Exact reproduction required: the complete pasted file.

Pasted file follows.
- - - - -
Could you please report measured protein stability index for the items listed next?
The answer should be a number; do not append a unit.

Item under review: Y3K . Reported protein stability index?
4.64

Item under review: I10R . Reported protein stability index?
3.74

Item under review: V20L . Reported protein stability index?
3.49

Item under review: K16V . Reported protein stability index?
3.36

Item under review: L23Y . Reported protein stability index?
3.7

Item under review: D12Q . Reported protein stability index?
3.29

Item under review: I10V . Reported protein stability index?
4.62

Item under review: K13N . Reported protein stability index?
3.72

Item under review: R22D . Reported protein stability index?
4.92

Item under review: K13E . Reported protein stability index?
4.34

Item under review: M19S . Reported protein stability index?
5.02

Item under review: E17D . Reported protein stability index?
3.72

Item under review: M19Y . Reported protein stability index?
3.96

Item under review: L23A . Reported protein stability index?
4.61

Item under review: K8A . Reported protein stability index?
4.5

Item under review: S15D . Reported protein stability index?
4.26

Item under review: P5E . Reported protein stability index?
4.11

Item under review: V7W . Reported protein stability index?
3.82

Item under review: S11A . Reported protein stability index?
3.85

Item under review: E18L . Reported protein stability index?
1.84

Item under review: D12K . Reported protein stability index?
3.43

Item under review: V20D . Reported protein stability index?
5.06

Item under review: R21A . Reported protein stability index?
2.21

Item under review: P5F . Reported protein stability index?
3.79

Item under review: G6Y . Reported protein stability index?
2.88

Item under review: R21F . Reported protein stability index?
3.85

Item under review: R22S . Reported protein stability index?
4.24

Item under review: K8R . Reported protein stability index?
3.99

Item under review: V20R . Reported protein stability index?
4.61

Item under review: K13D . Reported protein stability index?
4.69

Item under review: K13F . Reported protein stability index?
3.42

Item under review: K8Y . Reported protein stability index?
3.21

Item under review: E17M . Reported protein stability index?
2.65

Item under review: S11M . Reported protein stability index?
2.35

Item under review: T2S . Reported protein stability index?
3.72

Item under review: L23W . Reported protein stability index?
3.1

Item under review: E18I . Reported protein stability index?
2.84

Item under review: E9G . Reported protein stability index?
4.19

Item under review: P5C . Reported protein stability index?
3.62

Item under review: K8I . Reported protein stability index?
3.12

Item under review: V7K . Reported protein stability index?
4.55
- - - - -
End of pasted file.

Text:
Could you please report measured protein stability index for the items listed next?
The answer should be a number; do not append a unit.

Item under review: Y3K . Reported protein stability index?
4.64

Item under review: I10R . Reported protein stability index?
3.74

Item under review: V20L . Reported protein stability index?
3.49

Item under review: K16V . Reported protein stability index?
3.36

Item under review: L23Y . Reported protein stability index?
3.7

Item under review: D12Q . Reported protein stability index?
3.29

Item under review: I10V . Reported protein stability index?
4.62

Item under review: K13N . Reported protein stability index?
3.72

Item under review: R22D . Reported protein stability index?
4.92

Item under review: K13E . Reported protein stability index?
4.34

Item under review: M19S . Reported protein stability index?
5.02

Item under review: E17D . Reported protein stability index?
3.72

Item under review: M19Y . Reported protein stability index?
3.96

Item under review: L23A . Reported protein stability index?
4.61

Item under review: K8A . Reported protein stability index?
4.5

Item under review: S15D . Reported protein stability index?
4.26

Item under review: P5E . Reported protein stability index?
4.11

Item under review: V7W . Reported protein stability index?
3.82

Item under review: S11A . Reported protein stability index?
3.85

Item under review: E18L . Reported protein stability index?
1.84

Item under review: D12K . Reported protein stability index?
3.43

Item under review: V20D . Reported protein stability index?
5.06

Item under review: R21A . Reported protein stability index?
2.21

Item under review: P5F . Reported protein stability index?
3.79

Item under review: G6Y . Reported protein stability index?
2.88

Item under review: R21F . Reported protein stability index?
3.85

Item under review: R22S . Reported protein stability index?
4.24

Item under review: K8R . Reported protein stability index?
3.99

Item under review: V20R . Reported protein stability index?
4.61

Item under review: K13D . Reported protein stability index?
4.69

Item under review: K13F . Reported protein stability index?
3.42

Item under review: K8Y . Reported protein stability index?
3.21

Item under review: E17M . Reported protein stability index?
2.65

Item under review: S11M . Reported protein stability index?
2.35

Item under review: T2S . Reported protein stability index?
3.72

Item under review: L23W . Reported protein stability index?
3.1

Item under review: E18I . Reported protein stability index?
2.84

Item under review: E9G . Reported protein stability index?
4.19

Item under review: P5C . Reported protein stability index?
3.62

Item under review: K8I . Reported protein stability index?
3.12

Item under review: V7K . Reported protein stability index?
4.55